SBS Students connect with senior residents of Roxbury Tenants of Harvard

(From left to right) Kyla Tucker, Justin Morgan, Hye Young Choi

Justin Morgan, PhD PHS ’23, Hye Young Choi and Kyla Tucker, MPH-HSB ’21, found success in connecting with senior residents of an apartment at Roxbury Tenants of Harvard (RTH) despite a switch to an online format of SBS 501: Community-Based Participatory Research (CBPR). The class was taught by Dr. Jocelyn Chu.

Originally, the students had plans to meet with the RTH directors and senior residents and to tour the apartment complex in Mission Hill. These meetings would have been crucial in learning about housing issues and health disparities in the neighborhood. With Boston’s stay-at-home advisory going to effect in mid-March, the students and RTH senior residents resorted to phone interviews.

Tucker and her partner Adjoa Anyane-Yeboa, MPH ’21, spoke with Sofiya Deych, an immigrant from Uzbekistan and former teacher. “Our conversations with the residents were always something I looked forward to during this challenging time.” said Tucker. In a feature by Karen Feldscher, Sofiya agreed, “at this time especially, elderly people need to talk to somebody. The phone calls were very useful, very nice.”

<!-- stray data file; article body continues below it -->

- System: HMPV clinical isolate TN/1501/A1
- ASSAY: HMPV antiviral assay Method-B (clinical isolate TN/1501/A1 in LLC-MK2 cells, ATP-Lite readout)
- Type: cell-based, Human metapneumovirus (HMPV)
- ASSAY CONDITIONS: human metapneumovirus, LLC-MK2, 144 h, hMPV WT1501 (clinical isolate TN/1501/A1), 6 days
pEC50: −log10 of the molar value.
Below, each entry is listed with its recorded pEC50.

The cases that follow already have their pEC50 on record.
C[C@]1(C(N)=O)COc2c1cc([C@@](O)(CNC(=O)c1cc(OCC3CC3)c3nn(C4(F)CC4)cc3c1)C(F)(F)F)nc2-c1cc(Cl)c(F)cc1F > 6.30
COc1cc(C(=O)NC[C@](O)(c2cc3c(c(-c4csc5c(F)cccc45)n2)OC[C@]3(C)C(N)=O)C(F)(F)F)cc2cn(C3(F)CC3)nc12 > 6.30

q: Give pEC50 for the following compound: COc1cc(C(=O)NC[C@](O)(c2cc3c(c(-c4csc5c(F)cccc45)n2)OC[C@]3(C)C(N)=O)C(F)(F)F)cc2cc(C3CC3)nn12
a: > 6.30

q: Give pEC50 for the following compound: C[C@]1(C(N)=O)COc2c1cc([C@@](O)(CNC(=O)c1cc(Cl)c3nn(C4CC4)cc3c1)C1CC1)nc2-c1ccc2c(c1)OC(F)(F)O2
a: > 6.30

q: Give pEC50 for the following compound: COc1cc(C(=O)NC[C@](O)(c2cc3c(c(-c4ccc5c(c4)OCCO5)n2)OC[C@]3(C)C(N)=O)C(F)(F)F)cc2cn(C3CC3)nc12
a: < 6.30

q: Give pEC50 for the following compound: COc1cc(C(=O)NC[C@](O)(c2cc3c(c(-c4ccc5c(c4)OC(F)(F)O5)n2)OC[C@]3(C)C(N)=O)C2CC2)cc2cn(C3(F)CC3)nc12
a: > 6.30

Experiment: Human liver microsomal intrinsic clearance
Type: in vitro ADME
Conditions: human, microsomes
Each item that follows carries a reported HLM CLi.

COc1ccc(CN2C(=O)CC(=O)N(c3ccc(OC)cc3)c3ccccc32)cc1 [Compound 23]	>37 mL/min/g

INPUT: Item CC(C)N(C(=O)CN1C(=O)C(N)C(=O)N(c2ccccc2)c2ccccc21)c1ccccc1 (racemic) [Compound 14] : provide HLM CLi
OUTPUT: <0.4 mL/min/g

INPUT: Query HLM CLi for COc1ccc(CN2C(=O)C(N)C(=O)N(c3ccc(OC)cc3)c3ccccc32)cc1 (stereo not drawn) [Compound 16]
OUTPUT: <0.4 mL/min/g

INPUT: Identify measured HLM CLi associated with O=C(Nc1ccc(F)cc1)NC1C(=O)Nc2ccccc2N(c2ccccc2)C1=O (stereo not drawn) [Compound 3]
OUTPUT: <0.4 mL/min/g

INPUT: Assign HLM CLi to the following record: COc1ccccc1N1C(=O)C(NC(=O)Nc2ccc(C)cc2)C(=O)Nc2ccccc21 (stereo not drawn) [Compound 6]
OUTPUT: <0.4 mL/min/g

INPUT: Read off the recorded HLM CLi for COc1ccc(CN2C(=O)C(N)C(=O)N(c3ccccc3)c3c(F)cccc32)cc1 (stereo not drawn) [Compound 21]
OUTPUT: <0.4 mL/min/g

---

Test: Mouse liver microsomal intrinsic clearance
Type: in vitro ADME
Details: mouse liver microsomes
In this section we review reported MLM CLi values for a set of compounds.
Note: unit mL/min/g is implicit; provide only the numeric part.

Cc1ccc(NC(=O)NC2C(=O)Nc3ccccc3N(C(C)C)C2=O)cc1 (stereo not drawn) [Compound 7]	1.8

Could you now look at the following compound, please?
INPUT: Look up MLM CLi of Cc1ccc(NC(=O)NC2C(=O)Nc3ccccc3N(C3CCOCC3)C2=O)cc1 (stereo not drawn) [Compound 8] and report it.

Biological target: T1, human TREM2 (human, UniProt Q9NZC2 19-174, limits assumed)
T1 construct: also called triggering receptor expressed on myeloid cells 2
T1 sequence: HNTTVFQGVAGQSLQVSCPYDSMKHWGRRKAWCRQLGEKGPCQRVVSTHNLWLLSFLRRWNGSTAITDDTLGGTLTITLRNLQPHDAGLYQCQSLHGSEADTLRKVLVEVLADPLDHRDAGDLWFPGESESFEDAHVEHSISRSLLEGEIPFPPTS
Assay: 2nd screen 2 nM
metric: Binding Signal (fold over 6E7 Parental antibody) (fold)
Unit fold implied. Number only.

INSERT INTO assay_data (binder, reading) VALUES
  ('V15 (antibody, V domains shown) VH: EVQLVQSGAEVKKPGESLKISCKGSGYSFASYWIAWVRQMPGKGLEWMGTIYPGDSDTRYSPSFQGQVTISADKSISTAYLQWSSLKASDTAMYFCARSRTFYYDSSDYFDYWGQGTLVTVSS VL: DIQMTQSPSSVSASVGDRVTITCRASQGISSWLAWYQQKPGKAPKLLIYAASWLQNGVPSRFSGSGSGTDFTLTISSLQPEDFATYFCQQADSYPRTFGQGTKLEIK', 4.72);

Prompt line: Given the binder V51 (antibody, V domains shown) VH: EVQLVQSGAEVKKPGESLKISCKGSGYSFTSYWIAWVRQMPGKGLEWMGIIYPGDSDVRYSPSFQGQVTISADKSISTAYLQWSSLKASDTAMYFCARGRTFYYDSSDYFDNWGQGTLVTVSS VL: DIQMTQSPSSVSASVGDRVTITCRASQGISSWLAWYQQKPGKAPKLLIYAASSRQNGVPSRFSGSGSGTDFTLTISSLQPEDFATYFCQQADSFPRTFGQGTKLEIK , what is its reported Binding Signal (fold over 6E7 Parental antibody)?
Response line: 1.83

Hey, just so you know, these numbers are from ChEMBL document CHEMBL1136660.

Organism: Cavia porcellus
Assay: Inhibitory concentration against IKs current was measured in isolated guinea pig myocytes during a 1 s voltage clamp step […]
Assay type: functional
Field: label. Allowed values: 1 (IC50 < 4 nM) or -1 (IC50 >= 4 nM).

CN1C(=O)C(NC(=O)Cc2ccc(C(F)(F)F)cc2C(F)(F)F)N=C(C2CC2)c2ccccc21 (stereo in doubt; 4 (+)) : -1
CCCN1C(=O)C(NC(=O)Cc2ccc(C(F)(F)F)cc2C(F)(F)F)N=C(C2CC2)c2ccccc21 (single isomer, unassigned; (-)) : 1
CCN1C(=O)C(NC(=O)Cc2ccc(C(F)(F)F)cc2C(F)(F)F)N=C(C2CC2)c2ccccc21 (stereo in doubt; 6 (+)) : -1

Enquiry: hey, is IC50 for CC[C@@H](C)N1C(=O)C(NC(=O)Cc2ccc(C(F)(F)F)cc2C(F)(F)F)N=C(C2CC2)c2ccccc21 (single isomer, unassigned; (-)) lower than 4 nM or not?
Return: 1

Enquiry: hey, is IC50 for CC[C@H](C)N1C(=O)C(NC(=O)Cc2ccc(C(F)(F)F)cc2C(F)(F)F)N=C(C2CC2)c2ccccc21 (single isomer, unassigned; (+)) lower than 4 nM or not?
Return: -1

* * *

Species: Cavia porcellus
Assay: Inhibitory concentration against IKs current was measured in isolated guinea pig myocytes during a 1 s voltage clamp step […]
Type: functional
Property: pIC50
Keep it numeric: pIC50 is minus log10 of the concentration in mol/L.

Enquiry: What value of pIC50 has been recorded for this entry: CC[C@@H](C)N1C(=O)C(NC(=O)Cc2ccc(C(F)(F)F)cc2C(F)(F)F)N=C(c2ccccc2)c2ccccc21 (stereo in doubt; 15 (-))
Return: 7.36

Morgan and Choi both spoke with Theresa Parks who co-founded RTH in 1969. “[Our conservations were] a very human experience during a tense time,” said Morgan in Feldscher’s feature. “I’m looking forward to meeting her when this [pandemic] is over.”

“I originally took CBPR because I wanted to learn strategies for increasing community collaboration in research,” said Choi. “In addition to gaining practical skills, the course gave me a space to reflect on the importance of prioritizing community voices, even when it is challenging or unconventional to do so.”

Morgan and Tucker had similar takeaways about the online CBPR class. “I really enjoyed the CBPR class,” said Morgan. “The [CBPR] teaching staff did an excellent job of adjusting and adapting to the changing scenario.”

“The CBPR course provided an opportunity to build relationships and feel connected with peers, the local community and professors at a time when doing so felt incredibly difficult,” said Tucker. “The ability to create a strong and supportive learning community despite the physical distance speaks to the dedication and thoughtfulness of the professors, my peers and the RTH staff and residents!”